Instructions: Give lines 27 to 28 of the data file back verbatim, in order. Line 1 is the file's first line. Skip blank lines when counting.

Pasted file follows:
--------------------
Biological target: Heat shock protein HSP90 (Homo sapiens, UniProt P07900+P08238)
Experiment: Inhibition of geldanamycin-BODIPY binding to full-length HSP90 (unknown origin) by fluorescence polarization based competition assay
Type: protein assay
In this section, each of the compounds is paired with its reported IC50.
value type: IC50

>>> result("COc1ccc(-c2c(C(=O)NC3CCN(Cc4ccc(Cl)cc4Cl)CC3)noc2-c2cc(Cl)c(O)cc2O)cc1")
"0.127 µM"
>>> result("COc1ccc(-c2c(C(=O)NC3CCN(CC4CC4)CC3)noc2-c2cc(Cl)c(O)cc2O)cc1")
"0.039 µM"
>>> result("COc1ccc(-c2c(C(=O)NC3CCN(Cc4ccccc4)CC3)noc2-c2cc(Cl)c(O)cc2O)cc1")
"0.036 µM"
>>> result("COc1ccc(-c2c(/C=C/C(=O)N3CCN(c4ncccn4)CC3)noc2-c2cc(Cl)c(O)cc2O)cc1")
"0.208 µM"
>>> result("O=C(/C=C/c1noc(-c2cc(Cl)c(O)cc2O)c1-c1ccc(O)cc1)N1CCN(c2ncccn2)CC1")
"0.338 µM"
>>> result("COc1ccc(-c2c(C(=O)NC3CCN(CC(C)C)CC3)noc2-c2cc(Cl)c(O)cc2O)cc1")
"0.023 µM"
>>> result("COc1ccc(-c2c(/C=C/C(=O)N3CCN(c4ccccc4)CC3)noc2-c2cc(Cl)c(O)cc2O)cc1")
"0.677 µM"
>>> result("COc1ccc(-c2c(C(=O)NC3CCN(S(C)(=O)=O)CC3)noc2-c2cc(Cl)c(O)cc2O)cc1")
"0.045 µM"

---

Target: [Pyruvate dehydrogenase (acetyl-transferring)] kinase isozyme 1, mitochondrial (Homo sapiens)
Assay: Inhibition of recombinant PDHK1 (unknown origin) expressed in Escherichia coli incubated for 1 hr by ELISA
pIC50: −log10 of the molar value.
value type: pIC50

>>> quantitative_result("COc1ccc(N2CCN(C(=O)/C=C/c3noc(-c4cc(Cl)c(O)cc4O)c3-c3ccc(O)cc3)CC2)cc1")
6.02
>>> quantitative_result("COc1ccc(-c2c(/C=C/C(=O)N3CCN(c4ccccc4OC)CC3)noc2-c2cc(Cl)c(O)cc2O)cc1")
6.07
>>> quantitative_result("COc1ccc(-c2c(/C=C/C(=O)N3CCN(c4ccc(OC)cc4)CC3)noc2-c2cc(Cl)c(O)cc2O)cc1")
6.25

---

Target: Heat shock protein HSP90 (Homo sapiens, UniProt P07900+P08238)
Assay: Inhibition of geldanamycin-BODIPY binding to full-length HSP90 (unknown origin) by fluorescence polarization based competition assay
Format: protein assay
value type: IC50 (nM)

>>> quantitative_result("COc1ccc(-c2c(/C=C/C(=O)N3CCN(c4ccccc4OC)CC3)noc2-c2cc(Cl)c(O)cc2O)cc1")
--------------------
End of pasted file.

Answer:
>>> quantitative_result("COc1ccc(N2CCN(C(=O)/C=C/c3noc(-c4cc(Cl)c(O)cc4O)c3-c3ccc(O)cc3)CC2)cc1")
6.02